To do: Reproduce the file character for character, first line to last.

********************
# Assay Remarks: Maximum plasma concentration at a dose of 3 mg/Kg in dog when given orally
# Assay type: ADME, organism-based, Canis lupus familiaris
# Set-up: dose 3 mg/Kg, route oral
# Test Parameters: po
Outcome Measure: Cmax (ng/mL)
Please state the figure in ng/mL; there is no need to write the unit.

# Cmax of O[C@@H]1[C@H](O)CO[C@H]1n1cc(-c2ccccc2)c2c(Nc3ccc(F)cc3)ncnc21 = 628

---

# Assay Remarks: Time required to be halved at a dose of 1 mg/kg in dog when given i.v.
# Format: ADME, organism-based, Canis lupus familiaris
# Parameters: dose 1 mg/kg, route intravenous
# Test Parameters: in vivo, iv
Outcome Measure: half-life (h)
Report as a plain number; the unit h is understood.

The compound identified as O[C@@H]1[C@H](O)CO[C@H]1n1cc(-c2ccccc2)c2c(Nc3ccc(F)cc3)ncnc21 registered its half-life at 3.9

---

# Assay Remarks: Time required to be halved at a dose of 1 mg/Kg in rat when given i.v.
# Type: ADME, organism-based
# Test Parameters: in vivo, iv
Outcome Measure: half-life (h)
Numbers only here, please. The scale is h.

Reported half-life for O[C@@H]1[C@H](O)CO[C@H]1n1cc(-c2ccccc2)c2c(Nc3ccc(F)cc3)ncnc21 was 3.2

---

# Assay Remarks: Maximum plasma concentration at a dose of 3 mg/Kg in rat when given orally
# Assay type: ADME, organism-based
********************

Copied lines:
# Assay Remarks: Maximum plasma concentration at a dose of 3 mg/Kg in dog when given orally
# Assay type: ADME, organism-based, Canis lupus familiaris
# Set-up: dose 3 mg/Kg, route oral
# Test Parameters: po
Outcome Measure: Cmax (ng/mL)
Please state the figure in ng/mL; there is no need to write the unit.

# Cmax of O[C@@H]1[C@H](O)CO[C@H]1n1cc(-c2ccccc2)c2c(Nc3ccc(F)cc3)ncnc21 = 628

---

# Assay Remarks: Time required to be halved at a dose of 1 mg/kg in dog when given i.v.
# Format: ADME, organism-based, Canis lupus familiaris
# Parameters: dose 1 mg/kg, route intravenous
# Test Parameters: in vivo, iv
Outcome Measure: half-life (h)
Report as a plain number; the unit h is understood.

The compound identified as O[C@@H]1[C@H](O)CO[C@H]1n1cc(-c2ccccc2)c2c(Nc3ccc(F)cc3)ncnc21 registered its half-life at 3.9

---

# Assay Remarks: Time required to be halved at a dose of 1 mg/Kg in rat when given i.v.
# Type: ADME, organism-based
# Test Parameters: in vivo, iv
Outcome Measure: half-life (h)
Numbers only here, please. The scale is h.

Reported half-life for O[C@@H]1[C@H](O)CO[C@H]1n1cc(-c2ccccc2)c2c(Nc3ccc(F)cc3)ncnc21 was 3.2

---

# Assay Remarks: Maximum plasma concentration at a dose of 3 mg/Kg in rat when given orally
# Assay type: ADME, organism-based